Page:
In a recent interview with Real Vision, Jim Rogers, a renowned American investor and co-founder of the Quantum Fund with George Soros, share his insights on the global economy.

Rogers is recognized for his contrarian investment approach and his emphasis on long-term trends and global economic shifts. He is renowned for his insightful views on commodities, currencies, and emerging markets. He has written several influential books, including “Investment Biker” and “A Bull in China,” where he shares his experiences and investment strategies. Rogers is known for his belief in the long-term growth potential of Asia and has been a strong advocate for investing in the region.

As a sought-after speaker and media commentator, Jim Rogers often provides market analysis and shares his investment perspectives through interviews, articles, and television appearances. His contrarian views and ability to identify investment opportunities based on macroeconomic trends have made him a respected figure in the investing community.

Rogers issued a stark warning about the global economy, predicting the onset of a bear market that would surpass any he has witnessed in his lifetime. According to Rogers, the current economic climate resembles the period leading up to the Great Financial Crisis of 2008, but with a far grimmer outlook.

Rogers pointed to the staggering accumulation of debt within the global financial system as the primary catalyst for the impending bear market and suggested that the debt levels have risen so dramatically since 2008 that the next bear market will be the most severe in his lifetime:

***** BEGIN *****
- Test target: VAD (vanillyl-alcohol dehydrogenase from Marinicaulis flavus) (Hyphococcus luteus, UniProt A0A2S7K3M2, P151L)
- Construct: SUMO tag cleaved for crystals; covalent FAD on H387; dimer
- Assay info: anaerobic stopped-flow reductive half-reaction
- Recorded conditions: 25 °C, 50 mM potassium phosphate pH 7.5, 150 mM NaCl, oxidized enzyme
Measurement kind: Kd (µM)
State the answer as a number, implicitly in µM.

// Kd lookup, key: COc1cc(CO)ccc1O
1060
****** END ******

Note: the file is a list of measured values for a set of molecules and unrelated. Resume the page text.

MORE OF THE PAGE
I know we’re going to have the largest bear market, the biggest bear market in my lifetime. In 2008 we had a big bear market because of too much debt…look out the window … since 2008 the debt everywhere has skyrocketed. Gigantic increases in debtSo, I think it’s a simple statement that the next bear market will be the worst in my lifetime. Because the debt has gone up by such staggering amounts in the past 14 years.

Drawing parallels with the inflationary crisis 1980, Rogers warned of a similar scenario in today’s financial markets. He recalls the astronomical interest rates and treasury yields required to curb inflation during that period and suggests that a comparable situation is on the horizon.

Rogers’ warning comes as the Federal Reserve Open Market Committee (FOMC) has decided to halt interest rate hikes for now, although it anticipates two more increases by the end of this year. This decision could have significant implications for property, stock, bond, and currency markets.

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